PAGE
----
Stephen A. Smith is “annoyed” people “misconstrued” his comments about domestic violence

The ESPN host tries to clarify in a long stream of tweets

Topics: domestic violence, Violence Against Women, ray rice, Violence, victim blaming, , ,

Stephen A. Smith is "annoyed" people "misconstrued" his comments about domestic violenceStephen A. Smith (Credit: AP)

Stephen A. Smith issued a series of tweets in an effort to clarify his earlier comments asking that “we [...] learn as much as we can about elements of provocation” in domestic violence incidents because “we’ve got to [...] prevent the situation from happening in any way.”

Here’s what he said:

This will be a long tweeted message, folks. So please stay with me and let me finish my complete thought before responding…b/c i’m ANNOYED. In discussing the Ray Rice ruling earlier today on @ESPN_FirstTake, me and @RealSkipBayless ventured into discussing domestic violence. Upon hearing what I had to say, although admitting I could’ve been more articulate on the matter, let me be clear: I don’t understand how on earth someone could interpret that I somehow was saying women are to blame for domestic violence.

And when I saw @MichelleDBeadle — a colleague I have profound respect for — tweet what she tweeted, enough is enough. Something needs to be said right now. REPEATEDLY i said: There is absolutely no excuse to put your hands on a women. REPEATEDLY, I said dudes who do that need to be dealt with. REPEATEDLY, I echoed when confronted by it in the past — when someone was stupid enough to touch a loved one of this man, raised by 4 older sisters, a mom and numerous female relatives and loved ones, that man was dealt with. From that point, I simply asked: now what about the other side. If a man is pathetic and stupid enough to put his hands on a woman — which I have NEVER DONE, btw — of course he needs to pay the price. Who on earth is denying that? But what about addressing women on how they can help prevent the obvious wrong being done upon them?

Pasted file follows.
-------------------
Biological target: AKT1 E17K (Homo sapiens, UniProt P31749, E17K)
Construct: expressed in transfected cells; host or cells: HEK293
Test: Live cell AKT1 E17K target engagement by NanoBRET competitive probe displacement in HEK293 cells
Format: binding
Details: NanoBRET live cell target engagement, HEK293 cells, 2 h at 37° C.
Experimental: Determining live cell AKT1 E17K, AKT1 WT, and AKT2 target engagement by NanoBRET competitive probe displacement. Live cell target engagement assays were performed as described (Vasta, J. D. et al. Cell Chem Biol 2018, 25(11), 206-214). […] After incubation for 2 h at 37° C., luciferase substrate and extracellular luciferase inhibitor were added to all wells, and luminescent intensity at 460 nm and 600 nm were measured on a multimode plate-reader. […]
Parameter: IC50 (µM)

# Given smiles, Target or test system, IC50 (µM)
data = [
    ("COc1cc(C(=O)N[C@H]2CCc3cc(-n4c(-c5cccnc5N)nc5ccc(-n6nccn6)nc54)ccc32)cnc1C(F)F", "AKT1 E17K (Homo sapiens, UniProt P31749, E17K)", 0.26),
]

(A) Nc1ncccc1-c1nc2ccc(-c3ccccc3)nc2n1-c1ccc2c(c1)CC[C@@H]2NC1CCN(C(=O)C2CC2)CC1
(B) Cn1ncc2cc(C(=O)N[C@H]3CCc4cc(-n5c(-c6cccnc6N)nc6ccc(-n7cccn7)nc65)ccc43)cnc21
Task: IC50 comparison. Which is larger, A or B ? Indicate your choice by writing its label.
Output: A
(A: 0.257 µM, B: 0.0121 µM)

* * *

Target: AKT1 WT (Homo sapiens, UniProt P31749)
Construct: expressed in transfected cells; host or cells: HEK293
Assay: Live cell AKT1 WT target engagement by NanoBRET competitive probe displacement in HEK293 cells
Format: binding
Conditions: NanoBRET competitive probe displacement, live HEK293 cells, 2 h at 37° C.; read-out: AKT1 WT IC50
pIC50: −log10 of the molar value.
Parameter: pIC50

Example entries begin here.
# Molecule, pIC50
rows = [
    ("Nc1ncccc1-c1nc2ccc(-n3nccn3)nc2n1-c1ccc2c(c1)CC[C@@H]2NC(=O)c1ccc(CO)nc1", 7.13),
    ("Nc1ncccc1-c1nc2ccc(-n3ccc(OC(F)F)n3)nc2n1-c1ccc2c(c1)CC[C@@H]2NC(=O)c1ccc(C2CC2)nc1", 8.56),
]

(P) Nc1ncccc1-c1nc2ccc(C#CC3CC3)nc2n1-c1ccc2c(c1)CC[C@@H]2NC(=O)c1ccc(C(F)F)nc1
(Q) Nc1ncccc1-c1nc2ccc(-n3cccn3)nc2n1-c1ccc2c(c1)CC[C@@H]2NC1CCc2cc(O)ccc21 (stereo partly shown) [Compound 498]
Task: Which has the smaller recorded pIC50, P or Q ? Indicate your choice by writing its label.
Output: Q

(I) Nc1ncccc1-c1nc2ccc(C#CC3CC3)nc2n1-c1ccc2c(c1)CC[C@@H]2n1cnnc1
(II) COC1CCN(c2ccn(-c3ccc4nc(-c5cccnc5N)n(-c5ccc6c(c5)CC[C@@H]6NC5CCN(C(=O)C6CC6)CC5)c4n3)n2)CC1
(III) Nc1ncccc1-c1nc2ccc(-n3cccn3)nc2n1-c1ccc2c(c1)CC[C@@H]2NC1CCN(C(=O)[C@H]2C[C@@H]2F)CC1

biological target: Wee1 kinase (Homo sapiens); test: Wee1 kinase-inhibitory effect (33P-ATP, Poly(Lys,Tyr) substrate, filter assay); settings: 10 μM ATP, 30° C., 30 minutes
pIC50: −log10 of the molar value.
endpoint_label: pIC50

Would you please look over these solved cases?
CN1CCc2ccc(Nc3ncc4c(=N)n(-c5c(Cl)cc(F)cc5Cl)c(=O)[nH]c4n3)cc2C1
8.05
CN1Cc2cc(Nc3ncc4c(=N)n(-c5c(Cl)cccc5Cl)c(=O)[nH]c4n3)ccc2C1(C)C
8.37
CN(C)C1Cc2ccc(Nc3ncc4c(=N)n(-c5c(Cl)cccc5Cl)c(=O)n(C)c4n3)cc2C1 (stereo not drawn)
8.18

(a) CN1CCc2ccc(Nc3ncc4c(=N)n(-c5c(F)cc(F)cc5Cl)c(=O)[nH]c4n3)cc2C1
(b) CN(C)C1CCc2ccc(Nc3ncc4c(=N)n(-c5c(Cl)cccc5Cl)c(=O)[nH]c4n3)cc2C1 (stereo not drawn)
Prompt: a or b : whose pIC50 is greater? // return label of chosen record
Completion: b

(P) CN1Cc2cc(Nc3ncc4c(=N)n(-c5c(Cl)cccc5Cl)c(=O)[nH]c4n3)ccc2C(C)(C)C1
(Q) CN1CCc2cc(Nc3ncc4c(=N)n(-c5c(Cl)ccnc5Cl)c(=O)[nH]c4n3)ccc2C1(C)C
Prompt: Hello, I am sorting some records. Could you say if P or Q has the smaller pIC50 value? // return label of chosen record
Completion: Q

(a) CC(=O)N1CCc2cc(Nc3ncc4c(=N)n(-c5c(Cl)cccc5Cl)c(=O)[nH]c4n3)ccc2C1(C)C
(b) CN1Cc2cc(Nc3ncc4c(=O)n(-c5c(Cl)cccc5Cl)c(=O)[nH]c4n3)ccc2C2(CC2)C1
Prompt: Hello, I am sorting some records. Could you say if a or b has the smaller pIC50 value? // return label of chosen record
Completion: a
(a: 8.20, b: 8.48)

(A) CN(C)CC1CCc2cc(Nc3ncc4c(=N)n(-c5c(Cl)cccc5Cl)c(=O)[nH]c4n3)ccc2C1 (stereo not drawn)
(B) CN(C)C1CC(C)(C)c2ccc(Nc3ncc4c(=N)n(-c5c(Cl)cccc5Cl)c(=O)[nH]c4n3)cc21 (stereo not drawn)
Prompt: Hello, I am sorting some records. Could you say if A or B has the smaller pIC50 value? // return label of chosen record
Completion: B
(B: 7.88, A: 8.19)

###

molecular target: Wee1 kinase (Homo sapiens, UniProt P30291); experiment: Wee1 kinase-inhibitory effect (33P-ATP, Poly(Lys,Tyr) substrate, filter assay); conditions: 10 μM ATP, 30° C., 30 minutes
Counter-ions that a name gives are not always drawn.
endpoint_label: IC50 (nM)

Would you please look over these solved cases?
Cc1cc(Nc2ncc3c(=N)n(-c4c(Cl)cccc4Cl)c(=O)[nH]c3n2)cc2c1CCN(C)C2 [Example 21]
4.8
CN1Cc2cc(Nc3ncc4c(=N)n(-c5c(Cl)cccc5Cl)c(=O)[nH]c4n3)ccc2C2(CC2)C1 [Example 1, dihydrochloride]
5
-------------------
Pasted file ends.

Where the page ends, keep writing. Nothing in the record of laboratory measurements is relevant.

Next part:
In no way was I accusing a women of being wrong. I was simply saying what that preventive measures always need to be addressed because there’s only but so much that can be done after the fact….once the damage is already done. Nothing more. My apologies to @MichelleDBeadle. And any woman out there who misconstrued what I said. I have always — and will always — find violence against a women every bit as horrific as women, themselves, find it. Always have. Always will, which my personal behavior exemplifies. I’ll strive to be more articulate in the future. But be clear, I wasn’t BLAMING women for anything. I was simply saying to take all things into consideration for preventative purposes. Period.

Just a thought: If you ask your audience what could have been done to prevent a situation in which an NFL player is alleged to have assaulted his wife so violently that she was knocked unconscious, and then follow that prompt with your thoughts on preventing violence by examining women’s “provocation,” your meaning has not been “misconstrued.”

h/t Deadspin

 

 

Katie McDonough is Salon's politics writer, focusing on gender, sexuality and reproductive justice. Follow her on Twitter @kmcdonovgh or email her at kmcdonough@salon.com.

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